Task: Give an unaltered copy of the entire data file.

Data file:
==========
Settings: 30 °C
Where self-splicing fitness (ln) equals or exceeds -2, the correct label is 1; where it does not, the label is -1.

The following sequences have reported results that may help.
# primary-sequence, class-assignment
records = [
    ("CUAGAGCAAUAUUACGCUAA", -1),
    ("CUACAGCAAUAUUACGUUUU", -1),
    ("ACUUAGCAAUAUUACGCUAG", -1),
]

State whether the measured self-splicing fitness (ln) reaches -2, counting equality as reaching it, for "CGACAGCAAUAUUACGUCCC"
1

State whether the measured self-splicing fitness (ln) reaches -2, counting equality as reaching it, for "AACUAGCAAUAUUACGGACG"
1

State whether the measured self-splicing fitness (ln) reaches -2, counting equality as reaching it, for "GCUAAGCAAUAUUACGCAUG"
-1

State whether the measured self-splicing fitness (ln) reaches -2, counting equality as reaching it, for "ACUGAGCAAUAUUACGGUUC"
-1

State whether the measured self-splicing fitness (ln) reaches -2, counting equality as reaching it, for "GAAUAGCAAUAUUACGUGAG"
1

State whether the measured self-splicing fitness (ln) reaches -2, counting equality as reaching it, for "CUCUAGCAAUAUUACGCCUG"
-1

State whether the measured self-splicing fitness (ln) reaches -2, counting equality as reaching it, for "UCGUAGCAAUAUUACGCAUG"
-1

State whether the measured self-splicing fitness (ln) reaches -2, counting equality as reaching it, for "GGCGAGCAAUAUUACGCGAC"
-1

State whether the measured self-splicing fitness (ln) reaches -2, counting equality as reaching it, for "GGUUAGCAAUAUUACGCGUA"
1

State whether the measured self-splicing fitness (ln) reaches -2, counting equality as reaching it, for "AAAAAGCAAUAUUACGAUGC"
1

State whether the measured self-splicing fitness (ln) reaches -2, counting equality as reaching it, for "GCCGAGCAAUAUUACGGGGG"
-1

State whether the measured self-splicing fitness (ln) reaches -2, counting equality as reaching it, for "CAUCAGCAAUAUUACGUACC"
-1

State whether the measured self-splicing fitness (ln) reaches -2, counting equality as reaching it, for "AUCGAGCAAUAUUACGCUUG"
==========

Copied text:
Settings: 30 °C
Where self-splicing fitness (ln) equals or exceeds -2, the correct label is 1; where it does not, the label is -1.

The following sequences have reported results that may help.
# primary-sequence, class-assignment
records = [
    ("CUAGAGCAAUAUUACGCUAA", -1),
    ("CUACAGCAAUAUUACGUUUU", -1),
    ("ACUUAGCAAUAUUACGCUAG", -1),
]

State whether the measured self-splicing fitness (ln) reaches -2, counting equality as reaching it, for "CGACAGCAAUAUUACGUCCC"
1

State whether the measured self-splicing fitness (ln) reaches -2, counting equality as reaching it, for "AACUAGCAAUAUUACGGACG"
1

State whether the measured self-splicing fitness (ln) reaches -2, counting equality as reaching it, for "GCUAAGCAAUAUUACGCAUG"
-1

State whether the measured self-splicing fitness (ln) reaches -2, counting equality as reaching it, for "ACUGAGCAAUAUUACGGUUC"
-1

State whether the measured self-splicing fitness (ln) reaches -2, counting equality as reaching it, for "GAAUAGCAAUAUUACGUGAG"
1

State whether the measured self-splicing fitness (ln) reaches -2, counting equality as reaching it, for "CUCUAGCAAUAUUACGCCUG"
-1

State whether the measured self-splicing fitness (ln) reaches -2, counting equality as reaching it, for "UCGUAGCAAUAUUACGCAUG"
-1

State whether the measured self-splicing fitness (ln) reaches -2, counting equality as reaching it, for "GGCGAGCAAUAUUACGCGAC"
-1

State whether the measured self-splicing fitness (ln) reaches -2, counting equality as reaching it, for "GGUUAGCAAUAUUACGCGUA"
1

State whether the measured self-splicing fitness (ln) reaches -2, counting equality as reaching it, for "AAAAAGCAAUAUUACGAUGC"
1

State whether the measured self-splicing fitness (ln) reaches -2, counting equality as reaching it, for "GCCGAGCAAUAUUACGGGGG"
-1

State whether the measured self-splicing fitness (ln) reaches -2, counting equality as reaching it, for "CAUCAGCAAUAUUACGUACC"
-1

State whether the measured self-splicing fitness (ln) reaches -2, counting equality as reaching it, for "AUCGAGCAAUAUUACGCUUG"